Monday, January 7, 2013

Green pies and other things that will come to bother you someday if you spend too much time thinking about pizza

641 S. Montford Avenue
classy lightbulbs
Many have suggested that Verde, new kid on the scene, impeccable, authentic Neapolitan, etc., is making the best pizza in Baltimore right now. A few weeks ago, Pizza Club went all-in, ordering almost every pizza on their menu to determine what the buzz is about. Since we tried so many pies (they are "personal" sized, enough for two moderately hungry people), I will simply present you with the anonymous findings of the individuals who ordered each pie (although there was much sharing, the person who ordered the pie must take ultimate responsibility for it). It should be noted that pies are divided into red or white sauce categories and cost in the $8 to $16 range.

this is a pizza montage


Padrino: "Lemony preserved olives, sharp sopprasetta, and a cheese I've never had before deliver powerful flavor. Sauce is delicious and thick, basil lovely. A bit floppy when hot."

Pizza Verde Rossa: "Really successful salad-on-a-pizza style pie with delicate prosciutto and arugula over buffalo mozzarella and red sauce - bursts of flavor from the basil and pecorino romano sprinkled throughout. Plenty of sauce, thinnish but not crispy crust."

Marinara: "This 'za was tasty though slightly bland. This is not to say 'bad.' I know that a lactard [editor's note: this blog has no position on the moral status of the lactose intolerant] should not be so critical of a slice without cheese, but this was essentially boring bruschetta. I would probably eat again though."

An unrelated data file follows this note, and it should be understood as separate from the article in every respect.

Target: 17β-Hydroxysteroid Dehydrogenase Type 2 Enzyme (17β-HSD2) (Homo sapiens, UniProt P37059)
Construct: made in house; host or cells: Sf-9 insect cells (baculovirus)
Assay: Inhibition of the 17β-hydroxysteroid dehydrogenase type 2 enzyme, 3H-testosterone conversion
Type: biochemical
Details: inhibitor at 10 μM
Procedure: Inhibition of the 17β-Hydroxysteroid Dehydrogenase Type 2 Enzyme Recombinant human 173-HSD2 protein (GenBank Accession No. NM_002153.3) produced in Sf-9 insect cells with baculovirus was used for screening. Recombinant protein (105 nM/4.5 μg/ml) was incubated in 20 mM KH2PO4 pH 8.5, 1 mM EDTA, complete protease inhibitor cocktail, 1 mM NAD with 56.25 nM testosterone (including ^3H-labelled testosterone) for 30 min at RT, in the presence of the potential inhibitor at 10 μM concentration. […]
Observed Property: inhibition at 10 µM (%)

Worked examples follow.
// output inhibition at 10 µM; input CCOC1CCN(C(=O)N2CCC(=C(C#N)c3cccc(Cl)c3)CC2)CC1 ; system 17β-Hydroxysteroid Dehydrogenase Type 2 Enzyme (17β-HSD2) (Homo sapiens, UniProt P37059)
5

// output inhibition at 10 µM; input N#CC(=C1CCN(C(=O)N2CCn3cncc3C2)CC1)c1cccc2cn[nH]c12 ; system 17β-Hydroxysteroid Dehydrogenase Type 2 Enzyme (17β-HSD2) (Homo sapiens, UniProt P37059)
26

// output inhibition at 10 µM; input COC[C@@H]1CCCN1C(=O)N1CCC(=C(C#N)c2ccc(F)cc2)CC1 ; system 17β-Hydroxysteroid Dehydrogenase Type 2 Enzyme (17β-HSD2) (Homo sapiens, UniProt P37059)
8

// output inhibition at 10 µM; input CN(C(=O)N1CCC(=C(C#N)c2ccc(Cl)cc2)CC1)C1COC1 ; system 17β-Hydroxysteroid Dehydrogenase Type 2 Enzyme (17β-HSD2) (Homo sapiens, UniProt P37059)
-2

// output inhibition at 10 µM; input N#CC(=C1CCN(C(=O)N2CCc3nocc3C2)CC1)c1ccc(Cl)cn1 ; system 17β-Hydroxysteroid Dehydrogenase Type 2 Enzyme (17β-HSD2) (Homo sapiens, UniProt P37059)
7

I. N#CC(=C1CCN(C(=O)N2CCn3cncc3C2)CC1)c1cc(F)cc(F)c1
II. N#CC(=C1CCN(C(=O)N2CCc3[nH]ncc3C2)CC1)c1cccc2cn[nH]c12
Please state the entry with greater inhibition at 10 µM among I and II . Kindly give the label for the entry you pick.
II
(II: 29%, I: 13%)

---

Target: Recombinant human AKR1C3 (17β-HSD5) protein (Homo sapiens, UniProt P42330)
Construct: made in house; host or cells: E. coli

White Prosciutto: "Delicious crust and great ingredients, but the white sauce aesthetic falls flat."

Daily Special ('Risotto' sauce with squash and zucchini): "You see the squash but do not taste it. Savory/sweet, not enough veggies. The point of the crust was mush" [editor's note: many pies had structural problems due to crust thinness - the middle of the pie tended to collapse into mush. Some people eat pizza with a knife and fork, and this would be appropriate rather than laughable at Verde. I suppose it's not bad, but it doesn't seem like it's doing anything for the pizza. Also, this pizza was the group's favorite.]

Sorrentina: "Unique pizza with smokey cheese and lemon but TOO MUCH of one thing, should cut it with broccoli rabe or anything really. Furthermore, there were many naked slices with no topping."

Funghi: "Lameghi!"

Margherita: "Subtle, surprising, perfect balance of flavors."

Salame: "Salty at first, followed by a zesty-ness. Crust was ok. Improved as I got closer to the edge. Cheese was good but not a dominant feature."

no pizza was injured

After the ritual consumption of pizza, we regrouped to discuss the bigger issues at stake. Is Verde a standout among the recent crop of high-end gourmet pizza places popping up in Baltimore? In terms of the basics: we felt that their dough was promising but didn't deliver a good holistic experience. It was chewy and crisp on the outside and fluffy on the inside around the crust, but under the cheese it succumbed to sogginess and disintegration. Such a slice cannot be lifted. Flavor-wise, however, veteran pizza-clubbers suggested that it was superior to the crust at Birroteca, a new restaurant comparable to Verde on almost every count. The red sauce was tangy and garlicky, an agreed-upon strong point, but many regarded the white sauce as bland in comparison.